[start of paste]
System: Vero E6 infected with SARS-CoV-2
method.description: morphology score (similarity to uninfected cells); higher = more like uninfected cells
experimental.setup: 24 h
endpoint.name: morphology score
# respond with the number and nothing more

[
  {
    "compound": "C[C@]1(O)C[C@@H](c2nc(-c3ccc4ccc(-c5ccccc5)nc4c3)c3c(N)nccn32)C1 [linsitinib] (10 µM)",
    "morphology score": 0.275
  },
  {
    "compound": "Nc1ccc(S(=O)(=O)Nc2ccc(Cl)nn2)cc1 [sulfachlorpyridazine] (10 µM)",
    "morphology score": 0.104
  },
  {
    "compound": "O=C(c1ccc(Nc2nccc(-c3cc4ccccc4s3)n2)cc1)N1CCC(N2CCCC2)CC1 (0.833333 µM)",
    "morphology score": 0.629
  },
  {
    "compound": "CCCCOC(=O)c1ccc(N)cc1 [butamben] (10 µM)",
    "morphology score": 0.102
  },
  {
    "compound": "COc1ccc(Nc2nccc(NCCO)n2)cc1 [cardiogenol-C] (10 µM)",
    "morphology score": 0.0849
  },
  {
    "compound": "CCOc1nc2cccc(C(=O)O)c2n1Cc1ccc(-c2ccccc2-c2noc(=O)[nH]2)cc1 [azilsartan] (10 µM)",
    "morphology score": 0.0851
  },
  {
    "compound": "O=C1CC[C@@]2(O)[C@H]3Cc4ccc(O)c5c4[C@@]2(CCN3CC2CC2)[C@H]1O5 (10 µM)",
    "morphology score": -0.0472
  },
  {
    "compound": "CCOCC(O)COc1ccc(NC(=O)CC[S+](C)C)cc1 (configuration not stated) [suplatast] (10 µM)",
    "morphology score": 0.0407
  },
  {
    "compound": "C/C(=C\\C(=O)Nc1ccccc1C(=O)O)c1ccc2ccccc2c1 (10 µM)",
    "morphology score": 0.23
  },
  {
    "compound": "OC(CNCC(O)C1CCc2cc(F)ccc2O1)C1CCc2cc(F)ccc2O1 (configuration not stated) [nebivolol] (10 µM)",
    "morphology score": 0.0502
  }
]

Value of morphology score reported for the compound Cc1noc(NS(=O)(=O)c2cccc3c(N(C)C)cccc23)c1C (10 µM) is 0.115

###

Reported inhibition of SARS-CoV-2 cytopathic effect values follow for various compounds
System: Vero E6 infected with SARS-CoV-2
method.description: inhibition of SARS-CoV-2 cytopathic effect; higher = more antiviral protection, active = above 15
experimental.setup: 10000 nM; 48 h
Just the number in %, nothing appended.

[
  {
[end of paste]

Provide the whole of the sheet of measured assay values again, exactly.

System: Vero E6 infected with SARS-CoV-2
method.description: morphology score (similarity to uninfected cells); higher = more like uninfected cells
experimental.setup: 24 h
endpoint.name: morphology score
# respond with the number and nothing more

[
  {
    "compound": "C[C@]1(O)C[C@@H](c2nc(-c3ccc4ccc(-c5ccccc5)nc4c3)c3c(N)nccn32)C1 [linsitinib] (10 µM)",
    "morphology score": 0.275
  },
  {
    "compound": "Nc1ccc(S(=O)(=O)Nc2ccc(Cl)nn2)cc1 [sulfachlorpyridazine] (10 µM)",
    "morphology score": 0.104
  },
  {
    "compound": "O=C(c1ccc(Nc2nccc(-c3cc4ccccc4s3)n2)cc1)N1CCC(N2CCCC2)CC1 (0.833333 µM)",
    "morphology score": 0.629
  },
  {
    "compound": "CCCCOC(=O)c1ccc(N)cc1 [butamben] (10 µM)",
    "morphology score": 0.102
  },
  {
    "compound": "COc1ccc(Nc2nccc(NCCO)n2)cc1 [cardiogenol-C] (10 µM)",
    "morphology score": 0.0849
  },
  {
    "compound": "CCOc1nc2cccc(C(=O)O)c2n1Cc1ccc(-c2ccccc2-c2noc(=O)[nH]2)cc1 [azilsartan] (10 µM)",
    "morphology score": 0.0851
  },
  {
    "compound": "O=C1CC[C@@]2(O)[C@H]3Cc4ccc(O)c5c4[C@@]2(CCN3CC2CC2)[C@H]1O5 (10 µM)",
    "morphology score": -0.0472
  },
  {
    "compound": "CCOCC(O)COc1ccc(NC(=O)CC[S+](C)C)cc1 (configuration not stated) [suplatast] (10 µM)",
    "morphology score": 0.0407
  },
  {
    "compound": "C/C(=C\\C(=O)Nc1ccccc1C(=O)O)c1ccc2ccccc2c1 (10 µM)",
    "morphology score": 0.23
  },
  {
    "compound": "OC(CNCC(O)C1CCc2cc(F)ccc2O1)C1CCc2cc(F)ccc2O1 (configuration not stated) [nebivolol] (10 µM)",
    "morphology score": 0.0502
  }
]

Value of morphology score reported for the compound Cc1noc(NS(=O)(=O)c2cccc3c(N(C)C)cccc23)c1C (10 µM) is 0.115

###

Reported inhibition of SARS-CoV-2 cytopathic effect values follow for various compounds
System: Vero E6 infected with SARS-CoV-2
method.description: inhibition of SARS-CoV-2 cytopathic effect; higher = more antiviral protection, active = above 15
experimental.setup: 10000 nM; 48 h
Just the number in %, nothing appended.

[
  {